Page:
Italian pop-rock music in brief
Some Americans seem to equate Italian music with O Sole Mio and Funiculì Funiculà. Meaning no disrespect to these great songs, Italy has a popular music tradition that provides strong competition to popular and rock music from other countries such as the United States and England.
I would divide Italian popular music into four different categories, overlapping to some extent.
- Melodic music
- Italian Rock
- Singer-songwriters (Known as “cantautori” )
- Original style
Italian music has seen many changes over the past forty years. I still remember the songs that characterized my youth: Volare, by Domenico Modugno, Sapore di Sale, Abbronzatissima!, Fatti mandare dalla Mamma, Azzurro. We are talking about the lighthearted Italian 1960s. Any Italian who was around at the time will never forget other iconic songs of the time, such as Vengo anch’io – no tu no!, by Enzo Iannacci, a dentist-come-songwriter. This was the period when wild young stars like Mina, Rita Pavone, Adriano Celentano, Gianni Morandi first appeared.
The period of the 1960s and 1970s sees the great success of the Italian “cantautori“, singer songwriters. Gino Paoli, Luigi Tenco, Bruno Lauzi and Sergio Endrigo can be counted among the most representatives.
No one has however reached the popularity of Lucio Battisti. He alone, among Italian singers, could be compared in popularity to the Beatles or Simon and Garfunkel: the majority of Italians between the age of 15 and 60 is very likely able to name and sing at least one of his songs. Most of Battisti’ lyrics were penned by Mogol: often romantic and usually non-political, the duo Battisti-Mogol produced, in fact, the perfect “date” music.
After the middle of the 70s, when young Italians became more politically conscious and expected music to reflect such a change, Battisti lost some of his audience only to gain it once again in the 80s and 90s.Young Italians still play Battisti songs and I consider his albums ‘the top’ in Italian music.
For anyone interested in Italian Music, the Best of Battisti is an absolute must buy. La canzone del sole, Il mio canto Libero, La collina dei Ciliegi, Acqua Azzurra acqua chiara, and many many other songs are the best of the best.
Melodic style gave way in the 70s to a new style of music. Woodstock with Jimmie Hendrix, The Who, Janis Joplin, Credence Clearwater Revival, Eric Clapton and many others changed the story of music forever in England and the United States.
Italian rock singers and singer-songwriters of the 70s and 80s include
- PFM (Premiata Forneria Marconi)
- Banco del Mutuo Soccorso
- I Nomadi
- Edoardo Bennato
They were followed more recently by Vasco Rossi, Ligabue and Zucchero.
In Italy, Italian rock gives US-style rock a run for its money in terms of popularity. At the end of 2004, Vasco Rossi gave a free concert with an unheard-of audience for an Italian singer of 300,000 spectators, that happily stood under the rain. His crowd was surpassed only by the free concert that Simon and Garfunckel gave in front of the Colosseum in Rome in the Summer of the same year 2004 where crowds reached more than 500,000.
Singer-Songwriters (usually politically influenced)
The first of the singer-songwriters is poet-singer Fabrizio De André. We could compare him with Bob Dylan, even though his work has been influenced much more by French poetry and chansonniers. De Andre’ wrote wonderful songs like La canzone di Marinella, Bocca di rosa and La guerra di Piero (an anti-war song that I had to study in my school, together with Bob Dylan “Blowing in the Wind”).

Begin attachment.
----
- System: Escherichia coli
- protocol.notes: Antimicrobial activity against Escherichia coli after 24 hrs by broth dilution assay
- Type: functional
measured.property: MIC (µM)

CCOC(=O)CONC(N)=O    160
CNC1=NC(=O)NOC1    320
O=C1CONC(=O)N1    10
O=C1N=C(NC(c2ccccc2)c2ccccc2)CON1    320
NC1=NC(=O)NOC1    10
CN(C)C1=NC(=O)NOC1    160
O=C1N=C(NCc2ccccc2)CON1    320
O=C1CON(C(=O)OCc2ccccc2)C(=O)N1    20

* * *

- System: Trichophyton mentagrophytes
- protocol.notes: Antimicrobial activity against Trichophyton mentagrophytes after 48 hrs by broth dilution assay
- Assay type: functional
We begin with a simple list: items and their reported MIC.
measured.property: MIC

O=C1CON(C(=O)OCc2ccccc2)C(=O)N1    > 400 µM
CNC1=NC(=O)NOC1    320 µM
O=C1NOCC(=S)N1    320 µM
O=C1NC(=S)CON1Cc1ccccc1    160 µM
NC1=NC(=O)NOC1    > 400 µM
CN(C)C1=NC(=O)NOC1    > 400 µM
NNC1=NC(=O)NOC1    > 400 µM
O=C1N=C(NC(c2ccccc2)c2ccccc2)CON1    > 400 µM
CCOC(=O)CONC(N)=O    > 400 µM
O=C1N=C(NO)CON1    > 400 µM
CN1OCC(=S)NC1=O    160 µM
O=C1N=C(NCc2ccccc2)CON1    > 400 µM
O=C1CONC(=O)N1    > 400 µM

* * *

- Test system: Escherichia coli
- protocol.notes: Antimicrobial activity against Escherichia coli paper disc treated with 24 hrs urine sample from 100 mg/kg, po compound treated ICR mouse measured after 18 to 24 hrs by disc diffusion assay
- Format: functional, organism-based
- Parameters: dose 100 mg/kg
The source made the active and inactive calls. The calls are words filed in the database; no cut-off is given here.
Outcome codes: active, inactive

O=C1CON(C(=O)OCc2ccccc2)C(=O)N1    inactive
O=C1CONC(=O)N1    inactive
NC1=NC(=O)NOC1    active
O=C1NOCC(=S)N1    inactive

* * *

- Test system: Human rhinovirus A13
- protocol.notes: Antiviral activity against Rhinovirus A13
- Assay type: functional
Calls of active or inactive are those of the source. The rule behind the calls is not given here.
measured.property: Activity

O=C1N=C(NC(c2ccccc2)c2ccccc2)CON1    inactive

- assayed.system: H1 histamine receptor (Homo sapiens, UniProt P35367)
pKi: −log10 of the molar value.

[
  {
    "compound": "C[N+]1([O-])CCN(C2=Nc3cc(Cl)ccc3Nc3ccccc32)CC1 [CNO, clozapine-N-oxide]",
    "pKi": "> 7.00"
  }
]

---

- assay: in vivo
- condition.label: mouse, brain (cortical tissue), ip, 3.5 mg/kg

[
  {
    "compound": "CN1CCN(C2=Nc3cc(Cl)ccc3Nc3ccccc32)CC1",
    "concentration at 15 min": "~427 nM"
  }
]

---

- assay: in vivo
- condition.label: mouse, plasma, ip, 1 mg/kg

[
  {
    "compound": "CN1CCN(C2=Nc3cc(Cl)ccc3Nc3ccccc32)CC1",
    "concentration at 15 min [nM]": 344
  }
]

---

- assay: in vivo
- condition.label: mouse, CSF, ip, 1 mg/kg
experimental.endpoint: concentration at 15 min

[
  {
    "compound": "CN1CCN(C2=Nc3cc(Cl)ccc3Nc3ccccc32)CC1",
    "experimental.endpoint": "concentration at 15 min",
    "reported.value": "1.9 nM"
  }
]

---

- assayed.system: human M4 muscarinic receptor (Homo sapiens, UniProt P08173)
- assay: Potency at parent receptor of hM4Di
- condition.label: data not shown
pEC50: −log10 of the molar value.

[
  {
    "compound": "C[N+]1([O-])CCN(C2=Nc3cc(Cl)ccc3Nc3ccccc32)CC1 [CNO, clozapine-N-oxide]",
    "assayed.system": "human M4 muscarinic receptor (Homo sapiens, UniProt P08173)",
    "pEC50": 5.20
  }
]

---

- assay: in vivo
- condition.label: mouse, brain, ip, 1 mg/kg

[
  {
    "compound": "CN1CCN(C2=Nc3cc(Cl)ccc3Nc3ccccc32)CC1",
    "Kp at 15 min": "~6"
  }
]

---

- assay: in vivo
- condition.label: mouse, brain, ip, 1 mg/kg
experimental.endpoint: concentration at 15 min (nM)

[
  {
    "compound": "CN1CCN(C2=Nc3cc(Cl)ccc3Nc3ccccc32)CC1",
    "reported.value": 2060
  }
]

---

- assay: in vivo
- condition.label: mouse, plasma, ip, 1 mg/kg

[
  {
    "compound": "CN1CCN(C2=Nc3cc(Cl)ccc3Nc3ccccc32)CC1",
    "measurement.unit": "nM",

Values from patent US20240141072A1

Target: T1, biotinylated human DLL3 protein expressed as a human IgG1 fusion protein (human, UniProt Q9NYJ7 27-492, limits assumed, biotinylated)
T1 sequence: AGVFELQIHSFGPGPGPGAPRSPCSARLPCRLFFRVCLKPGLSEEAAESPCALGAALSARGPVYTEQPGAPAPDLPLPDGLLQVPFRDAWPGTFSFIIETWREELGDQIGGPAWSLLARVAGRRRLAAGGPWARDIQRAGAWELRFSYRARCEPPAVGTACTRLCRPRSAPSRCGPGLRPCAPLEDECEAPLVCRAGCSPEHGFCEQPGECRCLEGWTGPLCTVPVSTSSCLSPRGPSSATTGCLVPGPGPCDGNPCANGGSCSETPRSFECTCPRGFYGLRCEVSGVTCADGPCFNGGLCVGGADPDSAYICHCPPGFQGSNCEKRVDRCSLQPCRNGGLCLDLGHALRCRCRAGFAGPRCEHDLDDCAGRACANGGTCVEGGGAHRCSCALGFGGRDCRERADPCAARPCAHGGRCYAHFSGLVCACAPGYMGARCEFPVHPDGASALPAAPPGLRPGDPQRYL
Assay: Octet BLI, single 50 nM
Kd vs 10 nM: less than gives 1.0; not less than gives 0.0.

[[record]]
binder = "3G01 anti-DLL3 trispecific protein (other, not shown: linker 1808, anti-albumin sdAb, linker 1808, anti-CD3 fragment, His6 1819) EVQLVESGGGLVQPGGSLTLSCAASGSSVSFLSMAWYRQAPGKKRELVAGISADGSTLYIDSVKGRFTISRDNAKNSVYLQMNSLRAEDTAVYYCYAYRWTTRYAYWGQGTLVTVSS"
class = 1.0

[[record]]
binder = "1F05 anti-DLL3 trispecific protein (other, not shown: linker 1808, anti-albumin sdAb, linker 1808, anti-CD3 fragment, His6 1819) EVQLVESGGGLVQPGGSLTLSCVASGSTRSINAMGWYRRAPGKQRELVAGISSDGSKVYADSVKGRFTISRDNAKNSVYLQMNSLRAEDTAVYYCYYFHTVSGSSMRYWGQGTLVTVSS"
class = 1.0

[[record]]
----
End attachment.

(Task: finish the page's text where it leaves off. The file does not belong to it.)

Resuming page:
There are also cross-over artists: Edoardo Bennato writes and sings rock songs, but with a clear political meaning even if he claims that “Sono Solo Canzonette” (They are just simple songs) as he does in one of his songs.
Italian music has produced, of course, many more artists than those mentioned above:
- Singer songwriter Antonello Venditti: ” Sotto il segno dei pesci” is probably his most famous album and “Roma Capoccia” his most famous song.
- Poet and ballad singer-songwriter Francesco De Gregori: “Rimmel” is probably his best album, but you can find most of its songs in the compilation “Il bandito e il campione”, an album that contains also a few new songs.
- Political singer-songwriter Francesco Guccini, who started his career with “Due anni dopo” (1970), “L’Isola non trovata” (1970) and reached fame with “Radici” (1972) and “Via Paolo Fabbri 43” (1976). I stopped following him for a while, then I enjoyed his 1996’s album “Amore, morte ed altre sciocchezze”. A great live is Album Concerto (along with Nomadi, 1979) a double album with a collections of songs.
- Lucio Dalla, from Bologna, began his career in a jazz band and proceeded to develop his own style. Towards the end of his career, he also created theatrical scores.
Italian music comprises excellent singers and performers, whose style models are french-cabaret / light jazz-oriented – such as the piano player Paolo Conte – inspired by blues – as in the neapolitan music of Pino Daniele – or even based on ancient, medieval-style music and folk songs, best seen in the violin music of Angelo Branduardi (‘La pulce d’acqua’). Singer-songwriting has today embarked in new musical territory with Italian rap singers Jovanotti (who has eventually changed direction and went more melodic) and Fedez, or the highly intellectualized work of Franco Battiato.
There has also been a revival of opera-like romantic singing, which reached its height with stars such as Andrea Bocelli, following the outstanding worldwide success of the song Caruso, by Lucio Dalla.
By Paolo Nascimbeni